if the strings are short (the values won't have time to invade
the highorder part of `h').
Depends on the size of the hash value, of course. If this is used
to calculate a 16bit hash, then any string of at least two printable
ASCII characters affects both bytes of the value, any string of
at least three printable ASCII characters affects at least the lower
15 bits, and any string of at least three ASCII nonwhitespace
printable characters affects all 16 bits.
If it's used to calculate a 32bit hash, then even relatively short
strings like "abcdef" (in ASCII) affect all 32 bits.
I think it would be wiser to choose
MULT somewhere between sqrt(UINT_MAX) and UINT_MAXsqrt(UINT_MAX),
making sure it's odd and has lots of onebits. Primality doesn't
seem important here  but perhaps someone else may offer a good
reason to choose a prime.
Well, if you're not using the whole range of hash values  if you're
taking the value modulo hash table size  then you want MULT to be
relatively prime to the modulus. For example, say MULT is 6 and your
table size is 15; you'll tend to get clumping around every third
bucket, because 3 is a common factor.
Sometimes the hash table size is fixed, but if it's variable, then
you'll want to choose MULT so that it's unlikely to share factors
with the modulus. Making MULT a prime that's not too small will do
the trick; for most applications, it seems unlikely that the hash
table size will be a multiple of 31.
That's my guess, anyway.
That said, I suspect you're right, and using a prime in this sort
of application may often owe as much to cargocult programming as
to real analysis. I note that this construct is basically a
linearcongruential PRNG with a variable increment, and primality
isn't a requirement for the multiplier in a good LCPRNG. Most of
the multipliers listed in the table of "good" LCPRNG parameters
in Schneier's _Applied Cryptography_ are composite.

Michael Wojcik mi************@microfocus.com
Even though there may be some misguided critics of what we're trying
to do, I think we're on the wrong path.  Reagan  
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Eric Sosman wrote:
go****@yahoo.com wrote:
Eric Sosman wrote:
It looks like this code was probably mistranscribed. There's this undefined quantity `k' floating around, and the behavior at endofstring can only be called broken. But that doesn't seem central to your question:
int k =2; /*defined before the function, from the book: programming
pearl*/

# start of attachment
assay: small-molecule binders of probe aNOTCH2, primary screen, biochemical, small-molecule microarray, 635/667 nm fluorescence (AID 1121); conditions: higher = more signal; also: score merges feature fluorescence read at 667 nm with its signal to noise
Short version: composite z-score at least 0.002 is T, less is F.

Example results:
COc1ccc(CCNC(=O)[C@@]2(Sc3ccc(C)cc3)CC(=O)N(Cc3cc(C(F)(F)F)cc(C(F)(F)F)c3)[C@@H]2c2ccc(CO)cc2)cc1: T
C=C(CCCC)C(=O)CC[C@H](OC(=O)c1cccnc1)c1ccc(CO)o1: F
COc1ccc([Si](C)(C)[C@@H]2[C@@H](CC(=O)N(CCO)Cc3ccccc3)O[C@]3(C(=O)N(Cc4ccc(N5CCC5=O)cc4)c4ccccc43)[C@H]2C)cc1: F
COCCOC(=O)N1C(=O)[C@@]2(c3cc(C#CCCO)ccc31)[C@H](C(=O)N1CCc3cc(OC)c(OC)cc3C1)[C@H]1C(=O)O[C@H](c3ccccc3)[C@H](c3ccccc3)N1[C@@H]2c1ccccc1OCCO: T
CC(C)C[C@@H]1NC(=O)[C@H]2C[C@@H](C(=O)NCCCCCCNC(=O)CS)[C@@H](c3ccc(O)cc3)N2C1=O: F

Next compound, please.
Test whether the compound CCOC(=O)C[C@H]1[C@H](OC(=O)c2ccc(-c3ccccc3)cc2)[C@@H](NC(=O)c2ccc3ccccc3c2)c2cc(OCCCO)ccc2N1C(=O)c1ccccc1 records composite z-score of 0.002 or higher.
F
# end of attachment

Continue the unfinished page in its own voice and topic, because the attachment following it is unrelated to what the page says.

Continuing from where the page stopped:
I still think it's mistranscribed. Either that, or it's
not intended as a hash function for strings, but for groups of
k strings stored consecutively (first character of second string
right after the '\0' of the first, and so on).
Next time you post a code snippet, consider including a
brief description of what it's supposed to do. If you don't,
people will have to guess about the intent of the code and
may guess wrong. "//from programming pearls" does not qualify
as a specification ...
Thanks for your suggestion. I was careless when copying the codes
snip but it seems not an independent function for ordinary string
hasing: http://netlib.belllabs.com/cm/cs/pearls/markovhash.c  
P: n/a

Logan Shaw wrote:
>
To put it another way, is there any modern processor (even an
embedded processor) where "mod" is actually more expensive than
"and"? I agree the former takes more silicon, but it seems
like most chips have gone ahead and devoted the silicon to it
to make it fast.
 Logan
most CPU's nowdays have at least two integer and fp divide units, and
can do a divide in two clock cycles, and overlapped with other
operations as well. So divide and mod are not the 48cycle monsters
they were just a few silicon generations ago.  
P: n/a

Logan Shaw <ls**********@austin.rr.comwrites:
[...]
To put it another way, is there any modern processor (even an
embedded processor) where "mod" is actually more expensive than
"and"?
ARM (at least up to 9/ v5). The following code
unsigned x(unsigned y, unsigned z)
{
return y % z;
}
unsigned x1(unsigned y, unsigned z)
{
return y & z;
}
compiles to
x:
@ args = 0, pretend = 0, frame = 0
@ frame_needed = 0, uses_anonymous_args = 0
str lr, [sp, #4]!
bl __umodsi3
ldr pc, [sp], #4
..Lfe1:
.size x,.Lfe1x
.align 2
.global x1
.type x1,function
x1:
@ args = 0, pretend = 0, frame = 0
@ frame_needed = 0, uses_anonymous_args = 0
@ link register save eliminated.
and r0, r0, r1
@ lr needed for prologue
mov pc, lr
ie it calls a library routine for mod. With a constant second
operand, the compiler can eventually avoid the 'generic' division
routine, but that will still be several instructions instead of
one.  
P: n/a

"Ancient_Hacker" <gr**@comcast.netwrites:
Logan Shaw wrote:
>To put it another way, is there any modern processor (even an embedded processor) where "mod" is actually more expensive than "and"? I agree the former takes more silicon, but it seems like most chips have gone ahead and devoted the silicon to it to make it fast.
 Logan
most CPU's nowdays have at least two integer and fp divide units,
"Most CPUs nowadays" *are* *not* 'recent' x86compatible PC CPUs.  
P: n/a

Logan Shaw <ls**********@austin.rr.comwrites:
To put it another way, is there any modern processor (even an
embedded processor) where "mod" is actually more expensive than
"and"?
Please name a processor on which "mod" and "and" have the same
cost.

"...In the UNIX world, people tend to interpret `nontechnical user'
as meaning someone who's only ever written one device driver."
Daniel Pead  
P: n/a

Ancient_Hacker wrote:
Logan Shaw wrote:
To put it another way, is there any modern processor (even an
embedded processor) where "mod" is actually more expensive than
"and"?
I would suggest that there is basically no processor anywhere where
that isn't true. From Cray vector processors to digital watches  its
the same deal.